City Kids Need You to Help them Love the Outdoors
I did not grow up in an outdoorsy family. My parents moved from Brooklyn to Staten Island, following a mass migration by my dad’s family from the Lower East Side. To them, the suburban streets of Staten Island were the height of rusticity.
Their idea of getting outdoors was setting up their folding chairs on the driveway, drinking coffee, reading the paper, and listening to the ball game on the radio. The men hosed tiny lawns, the women talked about what to cook for dinner. The adults passed most summer days and nights this way, with kids running from backyard to backyard, tiny pool to tiny pool.
It’s hard to describe quite how I loved, and still love, everything about the scene I just described.
We didn’t have money and no one ever took me hiking, camping or skiing, but I had enough of the other intangible treasures that make life beautiful.
With grandparents downstairs, cousins next door and family around every corner, my childhood did not lack for magic. I’m overcome with emotion to think of my grandmother sitting outside on her little folding chair.
And yet… it would’ve been nice to have had more exposure to nature as a child. Especially considering, while parts of Staten Island are a disastrous combination of the worst elements of both urban and suburban living… literally a grand expression of wasted opportunity… other parts of New York’s forgotten borough are teeming nature and beauty to explore.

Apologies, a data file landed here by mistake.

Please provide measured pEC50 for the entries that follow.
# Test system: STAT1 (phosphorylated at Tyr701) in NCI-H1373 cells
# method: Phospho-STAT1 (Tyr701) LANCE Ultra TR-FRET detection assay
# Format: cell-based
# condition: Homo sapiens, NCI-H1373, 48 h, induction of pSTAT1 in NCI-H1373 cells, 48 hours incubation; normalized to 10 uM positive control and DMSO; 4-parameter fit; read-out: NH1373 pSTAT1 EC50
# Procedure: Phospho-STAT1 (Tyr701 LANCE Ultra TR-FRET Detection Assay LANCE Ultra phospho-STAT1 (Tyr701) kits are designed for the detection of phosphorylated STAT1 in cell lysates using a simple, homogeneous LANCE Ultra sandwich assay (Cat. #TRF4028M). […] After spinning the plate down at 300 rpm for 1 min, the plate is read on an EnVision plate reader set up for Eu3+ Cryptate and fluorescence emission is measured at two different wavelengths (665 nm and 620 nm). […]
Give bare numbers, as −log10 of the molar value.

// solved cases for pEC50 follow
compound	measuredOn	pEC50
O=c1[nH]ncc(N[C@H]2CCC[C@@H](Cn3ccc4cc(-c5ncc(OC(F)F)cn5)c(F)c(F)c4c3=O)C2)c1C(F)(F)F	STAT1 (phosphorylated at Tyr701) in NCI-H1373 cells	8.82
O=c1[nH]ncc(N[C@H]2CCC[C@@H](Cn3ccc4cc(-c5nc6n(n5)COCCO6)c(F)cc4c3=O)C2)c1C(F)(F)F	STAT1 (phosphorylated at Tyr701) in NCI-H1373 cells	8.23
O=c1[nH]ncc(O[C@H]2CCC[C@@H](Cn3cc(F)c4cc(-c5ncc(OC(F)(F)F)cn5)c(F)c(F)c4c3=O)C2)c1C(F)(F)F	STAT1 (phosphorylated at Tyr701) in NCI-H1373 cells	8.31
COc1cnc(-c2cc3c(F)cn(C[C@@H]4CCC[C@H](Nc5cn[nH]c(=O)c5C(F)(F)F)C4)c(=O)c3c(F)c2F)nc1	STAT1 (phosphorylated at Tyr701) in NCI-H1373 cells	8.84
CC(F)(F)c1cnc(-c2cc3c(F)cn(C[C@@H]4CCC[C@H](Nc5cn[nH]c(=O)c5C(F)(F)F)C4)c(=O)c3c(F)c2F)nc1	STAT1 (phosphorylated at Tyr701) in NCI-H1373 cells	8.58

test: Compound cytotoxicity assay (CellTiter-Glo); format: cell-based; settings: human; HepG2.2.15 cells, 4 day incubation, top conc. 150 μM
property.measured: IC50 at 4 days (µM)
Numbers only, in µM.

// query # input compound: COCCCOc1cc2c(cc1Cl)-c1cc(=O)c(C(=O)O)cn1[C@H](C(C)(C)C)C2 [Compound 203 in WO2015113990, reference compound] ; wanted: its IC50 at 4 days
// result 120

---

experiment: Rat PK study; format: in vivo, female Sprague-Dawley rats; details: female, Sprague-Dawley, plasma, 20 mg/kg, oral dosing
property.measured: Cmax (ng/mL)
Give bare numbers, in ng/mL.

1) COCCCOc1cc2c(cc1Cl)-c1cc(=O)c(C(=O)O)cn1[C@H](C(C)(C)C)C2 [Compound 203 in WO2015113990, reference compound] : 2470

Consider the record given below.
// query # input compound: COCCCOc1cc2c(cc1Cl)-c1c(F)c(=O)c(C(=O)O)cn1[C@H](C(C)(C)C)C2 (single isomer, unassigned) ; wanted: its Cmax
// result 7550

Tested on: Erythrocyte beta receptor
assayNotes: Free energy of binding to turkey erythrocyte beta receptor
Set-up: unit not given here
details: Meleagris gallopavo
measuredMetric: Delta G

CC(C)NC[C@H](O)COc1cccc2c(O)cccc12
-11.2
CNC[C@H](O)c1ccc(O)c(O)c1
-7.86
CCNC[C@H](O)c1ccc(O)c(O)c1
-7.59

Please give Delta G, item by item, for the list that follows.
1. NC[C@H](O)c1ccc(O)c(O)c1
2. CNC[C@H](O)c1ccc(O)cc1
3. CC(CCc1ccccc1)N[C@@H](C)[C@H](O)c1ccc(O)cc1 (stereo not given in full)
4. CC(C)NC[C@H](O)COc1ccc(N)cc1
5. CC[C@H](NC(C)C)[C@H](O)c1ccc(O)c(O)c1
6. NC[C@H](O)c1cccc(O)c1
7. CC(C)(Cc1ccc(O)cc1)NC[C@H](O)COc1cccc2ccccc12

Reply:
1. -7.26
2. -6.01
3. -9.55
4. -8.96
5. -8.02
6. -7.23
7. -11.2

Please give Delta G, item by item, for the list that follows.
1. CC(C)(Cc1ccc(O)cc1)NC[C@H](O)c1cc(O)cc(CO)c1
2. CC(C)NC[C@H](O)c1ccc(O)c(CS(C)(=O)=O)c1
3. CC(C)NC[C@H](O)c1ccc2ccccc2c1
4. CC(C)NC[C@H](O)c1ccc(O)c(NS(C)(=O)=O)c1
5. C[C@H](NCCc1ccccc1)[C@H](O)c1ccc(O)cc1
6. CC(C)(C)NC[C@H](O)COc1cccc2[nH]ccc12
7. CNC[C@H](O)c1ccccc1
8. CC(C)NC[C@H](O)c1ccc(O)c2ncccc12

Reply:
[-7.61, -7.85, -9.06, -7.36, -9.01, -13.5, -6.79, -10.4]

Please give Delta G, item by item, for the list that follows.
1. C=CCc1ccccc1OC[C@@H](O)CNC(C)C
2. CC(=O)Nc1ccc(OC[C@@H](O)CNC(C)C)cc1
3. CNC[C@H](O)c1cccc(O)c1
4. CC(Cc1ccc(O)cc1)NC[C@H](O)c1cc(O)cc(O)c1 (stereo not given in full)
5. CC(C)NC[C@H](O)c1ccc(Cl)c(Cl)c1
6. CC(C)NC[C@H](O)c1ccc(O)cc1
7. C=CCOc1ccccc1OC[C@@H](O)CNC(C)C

I only now appreciate how regrettable it is that my family did not take advantage.
But, what can I say… my parents were from Brooklyn and Manhattan, the grandchildren of poor immigrants. As far as they were concerned, nothing could ever surpass the joy of having their own driveway. They really didn’t feel like they even needed to try.
So I passed my childhood in the outdoors, though not the “great outdoors,” and my early adulthood in Manhattan, which I chose for college after developing a successful relationship with the borough’s delightful nightlife. I’ve lived yardless in Manhattan and Brooklyn ever since.
Before having our boys, my husband and I traveled mostly to cities we loved, few of which were chosen with the outdoors in mind. With the exception of skiing, I really missed out on the joys of nature until pretty late in life — basically not until after I had kids (when everyone’s travel and leisure pursuits have no choice but to evolve).
I don’t want my kids to miss out on these experiences, or to spend their prime traveling years only exploring cities, as I did.
Especially since they’re growing up in an urban environment. I want to foster in them a love for the outdoors. It may sound odd, but this actually requires intention and effort. Because for apartment dwellers, simply being outdoors requires effort. It’s not like just running into a yard. I’ve watched my children run around my in-laws’ yard with abandon, into the night. I can’t get them in the house. But back in Brooklyn, when I say “who wants to go to the park?” I tend to get a somewhat vacant look, or a “can’t we just play out on the stoop?
It would be so easy to always just do that. After all, that is one thing about my childhood that I’m able to share. We’re not surrounded by family, but we are surrounded by neighbors, some of whom are like family, and friends. My kids run up and down the block with other kids, like I did. I love it.
But I have to push them to do other things that carry greater effort, and greater reward.